Capacitive keypad

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#1
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I bought a few different inexpensive keypads and also tried individual push buttons. For what I want they are all a bit clunky.
From initial tests it looks like a cheap capacitive keypad is viable but I'd need to play around with the circuit design a bit. I couldn't easily find anything doing searches.
If anyone has links to a working schematic it would be appreciated. TIA.

Ralph Hilton

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rhilton wrote:
I bought a few different inexpensive keypads and also tried individual push buttons. For what I want they are all a bit clunky.
From initial tests it looks like a cheap capacitive keypad is viable but I'd need to play around with the circuit design a bit. I couldn't easily find anything doing searches.
If anyone has links to a working schematic it would be appreciated. TIA.

QProx makes some very nice chips that are designed for capacitve keypads. I've used some QProx chips (QT150s) in the past and I have been very pleased with them.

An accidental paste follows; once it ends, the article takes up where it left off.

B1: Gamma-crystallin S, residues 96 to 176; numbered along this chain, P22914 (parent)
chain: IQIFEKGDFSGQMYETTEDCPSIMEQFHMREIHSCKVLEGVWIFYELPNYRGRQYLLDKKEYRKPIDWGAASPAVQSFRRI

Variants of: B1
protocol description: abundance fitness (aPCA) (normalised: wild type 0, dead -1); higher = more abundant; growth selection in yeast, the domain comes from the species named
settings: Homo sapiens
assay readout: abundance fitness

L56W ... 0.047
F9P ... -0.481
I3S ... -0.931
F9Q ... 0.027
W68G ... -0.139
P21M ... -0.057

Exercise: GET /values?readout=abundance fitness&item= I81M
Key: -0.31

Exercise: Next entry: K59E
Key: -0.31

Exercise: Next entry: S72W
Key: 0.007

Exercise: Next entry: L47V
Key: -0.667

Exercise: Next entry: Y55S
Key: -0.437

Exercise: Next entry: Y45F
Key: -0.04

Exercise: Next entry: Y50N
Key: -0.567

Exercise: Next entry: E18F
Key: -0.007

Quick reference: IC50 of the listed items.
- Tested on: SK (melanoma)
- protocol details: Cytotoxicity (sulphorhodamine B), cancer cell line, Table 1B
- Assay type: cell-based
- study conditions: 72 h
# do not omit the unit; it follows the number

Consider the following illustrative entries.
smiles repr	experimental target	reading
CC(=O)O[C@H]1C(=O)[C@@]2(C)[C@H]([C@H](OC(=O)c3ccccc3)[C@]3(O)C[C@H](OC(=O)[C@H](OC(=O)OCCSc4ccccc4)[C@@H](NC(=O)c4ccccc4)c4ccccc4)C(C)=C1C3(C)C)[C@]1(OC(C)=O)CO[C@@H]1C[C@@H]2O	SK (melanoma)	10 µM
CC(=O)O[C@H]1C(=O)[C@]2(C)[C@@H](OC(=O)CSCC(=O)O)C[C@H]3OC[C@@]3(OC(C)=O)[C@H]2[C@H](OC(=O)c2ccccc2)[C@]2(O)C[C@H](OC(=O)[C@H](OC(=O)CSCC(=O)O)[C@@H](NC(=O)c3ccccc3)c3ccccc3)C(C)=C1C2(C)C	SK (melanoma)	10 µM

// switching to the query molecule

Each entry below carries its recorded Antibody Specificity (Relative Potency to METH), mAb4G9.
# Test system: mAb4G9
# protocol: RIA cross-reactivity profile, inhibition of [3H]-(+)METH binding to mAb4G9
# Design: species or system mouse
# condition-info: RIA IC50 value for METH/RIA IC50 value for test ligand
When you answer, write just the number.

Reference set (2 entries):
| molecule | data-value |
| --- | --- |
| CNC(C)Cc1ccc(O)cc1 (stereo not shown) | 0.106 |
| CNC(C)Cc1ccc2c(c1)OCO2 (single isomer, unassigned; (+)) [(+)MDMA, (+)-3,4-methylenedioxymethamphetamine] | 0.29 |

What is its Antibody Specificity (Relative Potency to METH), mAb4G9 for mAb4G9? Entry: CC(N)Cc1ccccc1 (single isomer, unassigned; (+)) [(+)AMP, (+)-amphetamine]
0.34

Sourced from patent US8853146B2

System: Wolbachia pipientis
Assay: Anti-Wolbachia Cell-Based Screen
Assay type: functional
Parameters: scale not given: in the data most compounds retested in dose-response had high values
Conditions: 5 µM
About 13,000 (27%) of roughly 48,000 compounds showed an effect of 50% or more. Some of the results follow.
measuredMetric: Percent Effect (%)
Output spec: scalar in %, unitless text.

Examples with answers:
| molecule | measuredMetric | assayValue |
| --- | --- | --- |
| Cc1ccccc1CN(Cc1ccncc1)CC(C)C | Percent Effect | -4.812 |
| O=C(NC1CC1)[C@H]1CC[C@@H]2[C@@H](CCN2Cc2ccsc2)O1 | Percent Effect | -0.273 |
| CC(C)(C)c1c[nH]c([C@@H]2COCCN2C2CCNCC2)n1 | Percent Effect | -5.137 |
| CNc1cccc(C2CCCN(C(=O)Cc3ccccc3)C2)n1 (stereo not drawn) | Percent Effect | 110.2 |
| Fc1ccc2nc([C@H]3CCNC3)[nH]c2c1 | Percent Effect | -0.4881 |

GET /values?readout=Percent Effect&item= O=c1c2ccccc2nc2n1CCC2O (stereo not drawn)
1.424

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I second the nod on the QProx. I've been using them in a project and they do work very well.

A few things to watch out for though - you need a nice quiet power supply for them or you might pick up false triggers depending on how sensitive you set them up. Also, if you go for the multi-input ones (i.e. the QT320) then there is a slight difference in sensitivity between the two channels and you might want to pay attention to the datasheet on the auxiliary capacitance to equalize the responses. And lastly, in setting these guys up, an oscilloscope is handy. Not absolutely necessary, but handy.

But the end result is worth the work. You can put your circuit in plastic equipment boxes without having to machine for actual switches or a membrane keypad tail and also, end users just think it's kind of cool to be able to actuate stuff without actually having to touch something. You can go with the plastic overlay route with the switch borders drawn in and have all the durability of the overlay without the eventual cracking of membrane pads.

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